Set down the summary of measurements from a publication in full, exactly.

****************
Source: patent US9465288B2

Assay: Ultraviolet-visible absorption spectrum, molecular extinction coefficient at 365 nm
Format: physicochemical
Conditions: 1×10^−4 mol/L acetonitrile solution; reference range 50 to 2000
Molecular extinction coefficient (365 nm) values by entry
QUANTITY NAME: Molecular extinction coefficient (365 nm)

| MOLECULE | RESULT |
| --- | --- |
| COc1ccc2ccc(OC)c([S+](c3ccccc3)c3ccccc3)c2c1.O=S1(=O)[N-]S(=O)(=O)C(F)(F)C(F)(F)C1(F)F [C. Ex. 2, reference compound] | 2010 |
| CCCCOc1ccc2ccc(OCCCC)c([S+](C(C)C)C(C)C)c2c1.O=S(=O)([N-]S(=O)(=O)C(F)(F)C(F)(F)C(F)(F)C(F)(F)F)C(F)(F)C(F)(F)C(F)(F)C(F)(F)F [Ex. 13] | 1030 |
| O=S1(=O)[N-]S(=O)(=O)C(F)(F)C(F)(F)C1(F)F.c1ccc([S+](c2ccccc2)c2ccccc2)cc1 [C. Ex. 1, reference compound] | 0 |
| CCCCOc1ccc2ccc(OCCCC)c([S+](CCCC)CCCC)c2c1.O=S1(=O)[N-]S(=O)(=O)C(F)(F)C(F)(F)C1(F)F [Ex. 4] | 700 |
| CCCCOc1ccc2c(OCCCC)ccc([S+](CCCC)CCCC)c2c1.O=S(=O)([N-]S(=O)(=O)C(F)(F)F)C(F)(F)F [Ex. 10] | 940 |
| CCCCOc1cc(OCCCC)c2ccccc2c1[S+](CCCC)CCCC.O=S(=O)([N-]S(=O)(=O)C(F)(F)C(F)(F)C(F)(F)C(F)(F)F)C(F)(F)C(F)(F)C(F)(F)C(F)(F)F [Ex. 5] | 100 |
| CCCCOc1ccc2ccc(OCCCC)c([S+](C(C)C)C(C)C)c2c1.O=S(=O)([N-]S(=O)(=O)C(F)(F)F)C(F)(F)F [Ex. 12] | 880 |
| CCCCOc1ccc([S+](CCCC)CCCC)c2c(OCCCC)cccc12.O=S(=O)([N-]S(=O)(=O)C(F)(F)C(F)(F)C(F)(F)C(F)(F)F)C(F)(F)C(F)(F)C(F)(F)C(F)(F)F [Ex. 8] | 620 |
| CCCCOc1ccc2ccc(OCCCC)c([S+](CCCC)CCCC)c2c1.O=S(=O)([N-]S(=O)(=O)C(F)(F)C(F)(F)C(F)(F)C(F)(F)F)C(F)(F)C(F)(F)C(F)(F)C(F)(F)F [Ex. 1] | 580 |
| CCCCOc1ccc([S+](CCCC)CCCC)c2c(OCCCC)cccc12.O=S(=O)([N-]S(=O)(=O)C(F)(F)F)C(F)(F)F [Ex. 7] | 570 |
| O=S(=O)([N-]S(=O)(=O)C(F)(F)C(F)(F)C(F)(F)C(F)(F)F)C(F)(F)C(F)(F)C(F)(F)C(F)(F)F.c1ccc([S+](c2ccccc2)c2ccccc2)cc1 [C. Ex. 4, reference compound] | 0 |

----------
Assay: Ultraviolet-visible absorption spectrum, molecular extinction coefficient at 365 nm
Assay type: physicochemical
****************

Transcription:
Source: patent US9465288B2

Assay: Ultraviolet-visible absorption spectrum, molecular extinction coefficient at 365 nm
Format: physicochemical
Conditions: 1×10^−4 mol/L acetonitrile solution; reference range 50 to 2000
Molecular extinction coefficient (365 nm) values by entry
QUANTITY NAME: Molecular extinction coefficient (365 nm)

| MOLECULE | RESULT |
| --- | --- |
| COc1ccc2ccc(OC)c([S+](c3ccccc3)c3ccccc3)c2c1.O=S1(=O)[N-]S(=O)(=O)C(F)(F)C(F)(F)C1(F)F [C. Ex. 2, reference compound] | 2010 |
| CCCCOc1ccc2ccc(OCCCC)c([S+](C(C)C)C(C)C)c2c1.O=S(=O)([N-]S(=O)(=O)C(F)(F)C(F)(F)C(F)(F)C(F)(F)F)C(F)(F)C(F)(F)C(F)(F)C(F)(F)F [Ex. 13] | 1030 |
| O=S1(=O)[N-]S(=O)(=O)C(F)(F)C(F)(F)C1(F)F.c1ccc([S+](c2ccccc2)c2ccccc2)cc1 [C. Ex. 1, reference compound] | 0 |
| CCCCOc1ccc2ccc(OCCCC)c([S+](CCCC)CCCC)c2c1.O=S1(=O)[N-]S(=O)(=O)C(F)(F)C(F)(F)C1(F)F [Ex. 4] | 700 |
| CCCCOc1ccc2c(OCCCC)ccc([S+](CCCC)CCCC)c2c1.O=S(=O)([N-]S(=O)(=O)C(F)(F)F)C(F)(F)F [Ex. 10] | 940 |
| CCCCOc1cc(OCCCC)c2ccccc2c1[S+](CCCC)CCCC.O=S(=O)([N-]S(=O)(=O)C(F)(F)C(F)(F)C(F)(F)C(F)(F)F)C(F)(F)C(F)(F)C(F)(F)C(F)(F)F [Ex. 5] | 100 |
| CCCCOc1ccc2ccc(OCCCC)c([S+](C(C)C)C(C)C)c2c1.O=S(=O)([N-]S(=O)(=O)C(F)(F)F)C(F)(F)F [Ex. 12] | 880 |
| CCCCOc1ccc([S+](CCCC)CCCC)c2c(OCCCC)cccc12.O=S(=O)([N-]S(=O)(=O)C(F)(F)C(F)(F)C(F)(F)C(F)(F)F)C(F)(F)C(F)(F)C(F)(F)C(F)(F)F [Ex. 8] | 620 |
| CCCCOc1ccc2ccc(OCCCC)c([S+](CCCC)CCCC)c2c1.O=S(=O)([N-]S(=O)(=O)C(F)(F)C(F)(F)C(F)(F)C(F)(F)F)C(F)(F)C(F)(F)C(F)(F)C(F)(F)F [Ex. 1] | 580 |
| CCCCOc1ccc([S+](CCCC)CCCC)c2c(OCCCC)cccc12.O=S(=O)([N-]S(=O)(=O)C(F)(F)F)C(F)(F)F [Ex. 7] | 570 |
| O=S(=O)([N-]S(=O)(=O)C(F)(F)C(F)(F)C(F)(F)C(F)(F)F)C(F)(F)C(F)(F)C(F)(F)C(F)(F)F.c1ccc([S+](c2ccccc2)c2ccccc2)cc1 [C. Ex. 4, reference compound] | 0 |

----------
Assay: Ultraviolet-visible absorption spectrum, molecular extinction coefficient at 365 nm
Assay type: physicochemical